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Reproductive Surgery

Reproductive surgery is a subspeciality that treats anatomical abnormalities interfering with normal reproductive function. The body, on injury, makes new tissue, including scar tissue as part of the healing process. Unfortunately, this natural defence can work against us. Surgery, meant to treat a problem, can create more problems. Scar tissue (adhesions) that form can stick to the normal tissue around it, pulling on it and disturbing the normal anatomy and function of the structures involved. Reproductive surgeons use meticulous surgical technique to decrease the formation of pelvic adhesions postoperatively to obtain optimal results.

Reproductive surgeons use Microsurgery or Endoscopic Surgery to treat the following conditions


The following are the surgical procedure for female infertility :-

Fallopian Tube Sterilization Reversal (Microsurgical tubal reanastomosis)

Tubal ligation is a permanent form of contraception which will not allow you to change your mind and attempt pregnancy unless you undergo another major surgical procedure. The best results are obtained with microsurgery, requiring 3-4 days of hospitalisation, and a scar similar to a caesarian section

This operation is known as Microsurgical tubal reanastomosis or a Microsurgical reversal of tubal sterilization. The surgery is considerably more complicated than the operation performed for the sterilization and may take from one to two hours to perform. This procedure employs the use of very fine microsutures to carefully join the tubes back together. It is necessary to use an operating microscope to adequately visualize the tubal anatomy and gentle tissue handling to minimise scar formation.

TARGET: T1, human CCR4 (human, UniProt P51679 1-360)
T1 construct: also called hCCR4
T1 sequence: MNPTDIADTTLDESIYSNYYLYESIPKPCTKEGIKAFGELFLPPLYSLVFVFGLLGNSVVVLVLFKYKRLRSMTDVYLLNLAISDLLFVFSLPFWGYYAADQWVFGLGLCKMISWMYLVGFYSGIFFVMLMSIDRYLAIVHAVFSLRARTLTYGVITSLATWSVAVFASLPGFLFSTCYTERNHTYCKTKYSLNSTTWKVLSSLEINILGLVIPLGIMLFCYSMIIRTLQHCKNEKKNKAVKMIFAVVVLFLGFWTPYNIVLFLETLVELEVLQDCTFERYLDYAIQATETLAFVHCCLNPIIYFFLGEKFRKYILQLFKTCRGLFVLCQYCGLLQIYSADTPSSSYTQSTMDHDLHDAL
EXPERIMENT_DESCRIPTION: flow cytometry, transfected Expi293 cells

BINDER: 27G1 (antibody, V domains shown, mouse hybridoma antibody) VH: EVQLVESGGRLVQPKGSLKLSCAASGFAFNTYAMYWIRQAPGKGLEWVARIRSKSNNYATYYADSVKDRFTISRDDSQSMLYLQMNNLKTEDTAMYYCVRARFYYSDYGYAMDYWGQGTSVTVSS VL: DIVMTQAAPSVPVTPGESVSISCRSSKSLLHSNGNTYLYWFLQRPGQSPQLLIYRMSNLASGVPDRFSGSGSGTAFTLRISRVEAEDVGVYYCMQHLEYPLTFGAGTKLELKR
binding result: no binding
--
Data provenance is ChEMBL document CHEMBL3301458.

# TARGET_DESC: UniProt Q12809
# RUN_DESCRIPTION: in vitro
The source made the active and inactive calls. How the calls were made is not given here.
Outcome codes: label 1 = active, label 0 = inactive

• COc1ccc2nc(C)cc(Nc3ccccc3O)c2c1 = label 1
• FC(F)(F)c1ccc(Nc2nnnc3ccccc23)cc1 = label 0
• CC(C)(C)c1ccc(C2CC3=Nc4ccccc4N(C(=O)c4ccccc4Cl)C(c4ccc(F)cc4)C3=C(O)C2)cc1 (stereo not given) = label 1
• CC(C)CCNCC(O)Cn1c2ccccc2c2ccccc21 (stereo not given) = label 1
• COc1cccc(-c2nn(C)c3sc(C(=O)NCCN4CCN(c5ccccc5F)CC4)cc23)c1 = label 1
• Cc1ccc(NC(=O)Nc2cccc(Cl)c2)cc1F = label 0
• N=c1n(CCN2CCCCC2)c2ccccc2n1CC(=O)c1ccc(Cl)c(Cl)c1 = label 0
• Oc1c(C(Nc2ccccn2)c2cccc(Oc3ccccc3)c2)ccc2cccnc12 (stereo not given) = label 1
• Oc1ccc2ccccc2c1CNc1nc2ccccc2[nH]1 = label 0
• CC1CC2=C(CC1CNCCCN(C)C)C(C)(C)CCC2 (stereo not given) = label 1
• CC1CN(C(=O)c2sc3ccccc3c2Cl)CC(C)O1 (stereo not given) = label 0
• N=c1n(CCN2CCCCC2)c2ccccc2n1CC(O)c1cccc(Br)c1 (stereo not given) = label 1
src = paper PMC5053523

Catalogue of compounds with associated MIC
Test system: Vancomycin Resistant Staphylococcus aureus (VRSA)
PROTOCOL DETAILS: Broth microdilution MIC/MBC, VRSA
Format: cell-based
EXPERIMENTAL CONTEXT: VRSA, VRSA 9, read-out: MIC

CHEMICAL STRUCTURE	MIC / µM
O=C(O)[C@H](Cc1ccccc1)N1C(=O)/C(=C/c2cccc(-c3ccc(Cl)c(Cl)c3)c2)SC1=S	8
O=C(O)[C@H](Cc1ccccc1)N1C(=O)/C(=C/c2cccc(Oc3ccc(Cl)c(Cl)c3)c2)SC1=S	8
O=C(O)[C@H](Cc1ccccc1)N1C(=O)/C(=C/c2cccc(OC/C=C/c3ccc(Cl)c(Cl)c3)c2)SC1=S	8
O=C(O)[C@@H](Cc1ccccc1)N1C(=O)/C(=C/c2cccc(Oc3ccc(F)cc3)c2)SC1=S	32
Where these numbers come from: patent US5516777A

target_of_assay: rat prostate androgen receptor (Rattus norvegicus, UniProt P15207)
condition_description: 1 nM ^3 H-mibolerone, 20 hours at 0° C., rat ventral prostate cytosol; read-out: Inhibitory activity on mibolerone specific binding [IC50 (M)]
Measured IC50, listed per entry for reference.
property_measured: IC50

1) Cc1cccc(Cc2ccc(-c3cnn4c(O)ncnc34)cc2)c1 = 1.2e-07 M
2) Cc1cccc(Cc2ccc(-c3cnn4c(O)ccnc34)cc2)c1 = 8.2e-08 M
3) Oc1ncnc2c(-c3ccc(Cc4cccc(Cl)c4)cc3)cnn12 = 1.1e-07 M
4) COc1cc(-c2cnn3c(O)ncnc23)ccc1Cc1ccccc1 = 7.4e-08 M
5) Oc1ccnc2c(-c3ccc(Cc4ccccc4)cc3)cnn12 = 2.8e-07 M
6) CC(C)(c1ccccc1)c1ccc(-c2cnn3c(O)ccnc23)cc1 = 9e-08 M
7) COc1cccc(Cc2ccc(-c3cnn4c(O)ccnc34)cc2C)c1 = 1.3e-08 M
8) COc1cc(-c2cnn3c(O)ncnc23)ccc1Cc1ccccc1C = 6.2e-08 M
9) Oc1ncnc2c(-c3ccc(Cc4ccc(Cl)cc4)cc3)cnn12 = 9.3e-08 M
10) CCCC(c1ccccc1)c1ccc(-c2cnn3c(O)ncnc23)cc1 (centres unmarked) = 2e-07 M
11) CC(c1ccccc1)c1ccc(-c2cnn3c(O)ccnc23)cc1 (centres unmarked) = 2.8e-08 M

The success of this type of surgery is dependent upon several factors, most importantly, the expertise of the surgeon. The other factors relate to where and how the sterilisation procedure has been performed. If the sterilisation is done in the isthmic or narrow part of the tube using a clip, band or bipolar cautery, then pregnancy rates of 80- 85% can be expected. The length and the anatomy of the tube remaining is determined by reviewing the operative report from the sterilization operation or from a pre-operative diagnostic laparoscopy . If the surgery involves removing more than ˝ of the broader part (ampulla) of the fallopian tube or the terminal end (fimbria) of the fallopian tube then the chances of getting pregnant after this operation would be poor, and the patient would more likely achieve pregnancy by undergoing In Vitro Fertilization (IVF).

- Mid Tubal Blocks

The treatment of choice in this situation would be Microsurgical tubal reanastomosis.

 - Cornual Block

The cornua is the point where the tube joins the uterus and is the narrowest part of the Fallopian tube.

Hysteroscopic/ Laparoscopic Fallopian tube catheterisation or fluoroscopy guided cornual cannulation is the procedure of choice to overcome the block and ‘open’ the tube, as very often, a cornual spasm or menstrual debris near the cornua may mislead the surgeon into diagnosing a cornual block.